A key element to support is limiting or managing stress. Stress is only partly related with the kind of work one does. It also has a lot to do with the configuration of the place one works in. A golden rule for work spaces is for people to sit in positions that give them support — which means, basically, solid walls at their backs. Whenever people have a solid wall (Mountain) behind them, they naturally feel more relaxed and at ease — which means that they feel less stress, and can be more productive. It is no surprise that people nowadays complain about increased stress. It is increasingly common for people to work in cubicles — to sit all day with their backs not only unsupported, but actually exposed to traffic. This undermines any possible sense of stability or security, and significantly decreases the quantity and quality of their work.

The success of a business is directly related to marketing and sales. So much depends on how effectively one can market one’s products or services. Marketing is the link between the company and the consumer.

Communication (at all levels, and between all levels) will also have an impact on the soundness of the operation. Communication requires two things: good connections, and effective potential contact. In Feng Shui terms, good connections require clear and effective links between the work positions or offices; good contact requires at least potential face-to-face communications between those who need to work together. (These face-to-face connections do not need to be actual, but they should be potential. People who need to work together should face toward each other, or towards a central space, even if there are partitions between them.)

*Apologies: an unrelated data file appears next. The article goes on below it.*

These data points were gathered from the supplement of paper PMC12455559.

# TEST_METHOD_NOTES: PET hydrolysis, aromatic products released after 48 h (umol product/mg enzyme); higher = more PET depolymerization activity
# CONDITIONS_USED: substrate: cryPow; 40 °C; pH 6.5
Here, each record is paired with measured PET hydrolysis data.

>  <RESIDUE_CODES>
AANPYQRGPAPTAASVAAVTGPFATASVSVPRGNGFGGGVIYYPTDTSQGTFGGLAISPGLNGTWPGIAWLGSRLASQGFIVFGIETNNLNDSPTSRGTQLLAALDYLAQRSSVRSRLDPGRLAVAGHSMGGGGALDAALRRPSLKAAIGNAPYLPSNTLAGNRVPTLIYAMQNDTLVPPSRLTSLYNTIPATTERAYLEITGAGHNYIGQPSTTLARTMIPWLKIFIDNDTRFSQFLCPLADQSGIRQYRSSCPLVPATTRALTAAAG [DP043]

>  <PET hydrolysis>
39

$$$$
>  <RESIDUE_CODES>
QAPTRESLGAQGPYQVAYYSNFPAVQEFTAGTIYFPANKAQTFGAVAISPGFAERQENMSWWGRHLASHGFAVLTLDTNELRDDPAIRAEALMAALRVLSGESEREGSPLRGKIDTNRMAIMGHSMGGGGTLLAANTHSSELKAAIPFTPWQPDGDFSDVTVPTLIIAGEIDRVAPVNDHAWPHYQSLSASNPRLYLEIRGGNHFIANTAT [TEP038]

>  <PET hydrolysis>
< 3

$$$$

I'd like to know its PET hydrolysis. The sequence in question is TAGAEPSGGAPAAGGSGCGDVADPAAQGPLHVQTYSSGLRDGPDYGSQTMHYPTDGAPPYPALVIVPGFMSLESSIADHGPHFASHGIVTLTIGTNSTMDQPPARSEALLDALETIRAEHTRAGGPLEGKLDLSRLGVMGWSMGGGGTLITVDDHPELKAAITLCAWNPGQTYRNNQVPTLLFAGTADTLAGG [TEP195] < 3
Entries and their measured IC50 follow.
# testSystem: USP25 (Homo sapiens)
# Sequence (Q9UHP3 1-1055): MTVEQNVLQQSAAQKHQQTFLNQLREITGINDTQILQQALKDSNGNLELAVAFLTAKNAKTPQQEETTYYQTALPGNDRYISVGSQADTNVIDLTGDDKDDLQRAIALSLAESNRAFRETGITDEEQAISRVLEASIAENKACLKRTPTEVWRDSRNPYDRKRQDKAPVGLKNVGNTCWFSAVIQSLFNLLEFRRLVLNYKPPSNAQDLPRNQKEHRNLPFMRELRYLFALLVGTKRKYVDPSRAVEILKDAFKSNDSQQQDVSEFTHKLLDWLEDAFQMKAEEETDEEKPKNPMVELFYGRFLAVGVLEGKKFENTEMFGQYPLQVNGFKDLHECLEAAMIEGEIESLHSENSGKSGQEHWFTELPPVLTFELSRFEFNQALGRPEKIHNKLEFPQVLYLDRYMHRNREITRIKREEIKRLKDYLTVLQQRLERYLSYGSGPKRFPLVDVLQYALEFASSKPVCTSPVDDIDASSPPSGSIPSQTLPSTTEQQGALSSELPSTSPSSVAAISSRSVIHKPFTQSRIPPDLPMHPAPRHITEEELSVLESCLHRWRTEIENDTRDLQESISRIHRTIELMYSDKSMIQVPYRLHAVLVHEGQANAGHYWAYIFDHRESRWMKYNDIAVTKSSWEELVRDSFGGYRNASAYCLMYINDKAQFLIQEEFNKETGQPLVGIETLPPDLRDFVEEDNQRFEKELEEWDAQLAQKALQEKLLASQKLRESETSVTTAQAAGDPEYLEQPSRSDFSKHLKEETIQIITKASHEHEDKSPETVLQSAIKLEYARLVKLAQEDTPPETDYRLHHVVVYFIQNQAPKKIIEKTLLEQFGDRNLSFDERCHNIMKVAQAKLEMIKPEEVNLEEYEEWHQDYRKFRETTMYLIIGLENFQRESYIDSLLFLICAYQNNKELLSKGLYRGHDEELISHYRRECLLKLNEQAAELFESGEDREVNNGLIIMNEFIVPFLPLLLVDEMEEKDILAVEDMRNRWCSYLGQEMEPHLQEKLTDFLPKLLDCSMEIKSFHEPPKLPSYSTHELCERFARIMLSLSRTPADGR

Feng Shui principles make use of spatial relationships, orientation, shapes, color and light to improve the energy flow and get better results in all kinds of businesses. Because these principles follow natural laws, they can be applied with equal success at any scale, from a large factory or corporation to a small restaurant or professional office.

There is one basic Feng Shui application that any organization can try. That is: to supply their workplace with abundant healthy, living plants. Healthy, living plants serve as energy connectors and energy enhancers. They help cleanse the space, and bring life to it. This is a change that does not require a huge investment, but that can produce very immediate positive effects.

Business operations are successful to the extent that their location and design approach Feng Shui ideals. Unfortunately, Feng Shui is so popular nowadays that there are vast numbers of Feng Shui books, and many Feng Shui classes and workshops – but these are often full of confusing or conflicting information. Many of these books and classes deal with faddish objects and superficial associations, never presenting the core teachings.

These core teachings of Feng Shui derive from and follow natural laws. Feng Shui principles describe how people actually respond to their environment. They are not a matter of faith or convention based on foreign ideas or values. The first step to understanding Feng Shui is to begin to tune in to our own reactions when we consider the present layout of a workplace, and when we explore plans for changing it. By awakening our own intuitive awareness, we will have a way of telling whether the design suggestions of an expert are worth following or not.